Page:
Such two-stage speed control is extremely important when there is a significant flow length remaining in the part after the melt front reaches the delayed pin. In addition to employing sensors on the actuators to get feedback on pin position and speed, these types of technologies also take advantage of electronically controlled flow-restrictor valves and control units, allowing the user to set an initial open speed and the stroke for which that speed will be controlled.
Still other hot runner developments offer complete control over the pin’s movement, allowing the operator to set multiple speeds, acceleration and stroke for each valve pin’s opening and closing movements. There are several technologies on the market today that provide the same capabilities as the monitoring and controlled open-speed technologies, but also allow the user to balance tools, fill extremely complex multi-gated parts, reduce warpage, cut clamp force and even trim part weight. Initial systems used electric motors to drive the pins, but hydraulic or pneumatic versions now are available with proportional valves instead of the standard solenoid directional valves that are typically used to actuate pins. Unlike conventional directional valves that simply supply pressure in one direction or the other, proportional valves can supply varying amounts of pressure to both sides of a hydraulic piston simultaneously. Combining proportional valves with actuator sensors and a control unit gives these fluid-powered systems the same complete pin control previously only obtainable through electric systems.
Even more advanced technologies are also available that use much of the same equipment, but go beyond controlling a valve pin’s position and movement. For example, a system that adds a pressure sensor and melt flow control valve inside the hot runner enables the user to set individual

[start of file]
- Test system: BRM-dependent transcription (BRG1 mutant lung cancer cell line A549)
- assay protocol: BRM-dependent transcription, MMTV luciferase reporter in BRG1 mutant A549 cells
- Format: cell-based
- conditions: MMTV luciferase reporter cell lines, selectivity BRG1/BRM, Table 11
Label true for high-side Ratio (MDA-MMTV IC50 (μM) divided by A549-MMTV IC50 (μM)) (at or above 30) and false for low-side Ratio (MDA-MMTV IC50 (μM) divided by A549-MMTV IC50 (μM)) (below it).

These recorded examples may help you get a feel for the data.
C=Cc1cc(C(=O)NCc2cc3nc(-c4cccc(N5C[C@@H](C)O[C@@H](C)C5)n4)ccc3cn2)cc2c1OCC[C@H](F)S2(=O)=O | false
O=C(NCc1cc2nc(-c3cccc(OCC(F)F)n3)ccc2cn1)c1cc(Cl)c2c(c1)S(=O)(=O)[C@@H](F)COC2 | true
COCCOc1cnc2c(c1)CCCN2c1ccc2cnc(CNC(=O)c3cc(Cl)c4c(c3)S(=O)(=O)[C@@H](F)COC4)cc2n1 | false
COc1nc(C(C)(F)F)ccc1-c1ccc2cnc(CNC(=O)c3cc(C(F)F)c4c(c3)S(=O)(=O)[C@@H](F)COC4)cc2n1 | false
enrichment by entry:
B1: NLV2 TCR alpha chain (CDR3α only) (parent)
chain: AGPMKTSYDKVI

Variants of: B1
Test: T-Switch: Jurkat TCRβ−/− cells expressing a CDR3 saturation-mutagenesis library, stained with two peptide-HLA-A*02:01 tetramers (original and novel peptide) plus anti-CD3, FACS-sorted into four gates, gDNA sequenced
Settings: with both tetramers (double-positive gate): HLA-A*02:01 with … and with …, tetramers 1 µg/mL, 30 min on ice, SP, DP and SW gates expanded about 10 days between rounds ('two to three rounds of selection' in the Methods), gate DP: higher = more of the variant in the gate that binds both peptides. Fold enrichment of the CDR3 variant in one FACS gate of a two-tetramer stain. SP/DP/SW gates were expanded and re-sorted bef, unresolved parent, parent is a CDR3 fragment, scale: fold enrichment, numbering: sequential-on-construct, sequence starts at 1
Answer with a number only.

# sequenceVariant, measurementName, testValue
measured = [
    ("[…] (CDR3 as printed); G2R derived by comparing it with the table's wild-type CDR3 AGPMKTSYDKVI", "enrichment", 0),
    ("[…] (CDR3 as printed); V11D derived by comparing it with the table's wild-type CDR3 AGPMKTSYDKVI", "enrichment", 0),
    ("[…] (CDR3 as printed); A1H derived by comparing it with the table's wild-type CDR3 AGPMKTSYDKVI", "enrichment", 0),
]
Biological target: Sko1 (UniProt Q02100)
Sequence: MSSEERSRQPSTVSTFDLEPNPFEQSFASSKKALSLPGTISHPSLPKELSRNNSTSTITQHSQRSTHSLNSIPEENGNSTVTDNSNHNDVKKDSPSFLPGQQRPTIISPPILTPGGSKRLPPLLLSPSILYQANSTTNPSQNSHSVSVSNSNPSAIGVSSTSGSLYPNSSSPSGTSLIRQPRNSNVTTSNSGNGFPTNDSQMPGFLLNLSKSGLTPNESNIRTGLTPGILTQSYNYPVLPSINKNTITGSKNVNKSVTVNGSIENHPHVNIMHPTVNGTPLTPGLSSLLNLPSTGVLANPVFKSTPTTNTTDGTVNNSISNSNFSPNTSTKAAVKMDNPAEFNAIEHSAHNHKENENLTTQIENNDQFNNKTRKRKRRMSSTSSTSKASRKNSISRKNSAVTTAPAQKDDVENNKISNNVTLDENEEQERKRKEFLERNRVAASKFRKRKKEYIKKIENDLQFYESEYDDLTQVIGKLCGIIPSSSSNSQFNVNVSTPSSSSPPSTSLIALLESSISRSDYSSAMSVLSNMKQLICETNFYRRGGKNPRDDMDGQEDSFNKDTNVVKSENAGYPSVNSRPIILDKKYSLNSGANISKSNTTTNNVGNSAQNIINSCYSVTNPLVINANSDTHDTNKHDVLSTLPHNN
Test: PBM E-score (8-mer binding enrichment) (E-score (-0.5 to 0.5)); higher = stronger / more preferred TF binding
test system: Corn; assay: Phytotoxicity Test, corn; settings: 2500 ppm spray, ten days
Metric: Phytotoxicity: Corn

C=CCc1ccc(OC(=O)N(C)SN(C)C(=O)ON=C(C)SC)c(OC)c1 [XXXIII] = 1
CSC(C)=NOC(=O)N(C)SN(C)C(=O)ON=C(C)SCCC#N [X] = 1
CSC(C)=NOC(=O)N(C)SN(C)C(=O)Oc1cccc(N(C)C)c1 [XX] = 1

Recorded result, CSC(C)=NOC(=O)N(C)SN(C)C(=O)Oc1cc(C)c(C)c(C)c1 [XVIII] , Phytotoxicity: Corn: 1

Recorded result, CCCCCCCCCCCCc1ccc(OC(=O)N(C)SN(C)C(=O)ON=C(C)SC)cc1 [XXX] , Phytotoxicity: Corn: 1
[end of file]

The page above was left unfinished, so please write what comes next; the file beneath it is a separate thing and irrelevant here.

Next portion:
fill and pack-pressure profiles for each hot runner nozzle. This takes pressure control away from the injection molding machine and moves it to multiple points of injection within the mold, essentially giving the control of a separate injection unit at each hot runner gate. This ability to manipulate the filling of the part at each gate location offers a level of flow control that has opened the door to more challenging applications, such as molding families of tools with extreme differences in required fill pressure.
Balancing Benefits and Costs
As beneficial as these valve-gate technologies can be, they do add to upfront tooling costs and to the overall complexity of molds. The challenge for the moldmaker and molder is determining when the additional investment is warranted. Obtaining simple feedback only requires position sensors on the actuators, a junction box for the connection to the mold and a monitoring device. However, the more advanced technologies can require controllers, valves, additional connections and, in many cases, an interface to the injection molding machine. All of this extra equipment adds costs, can increase setup time and adds complexity to the process.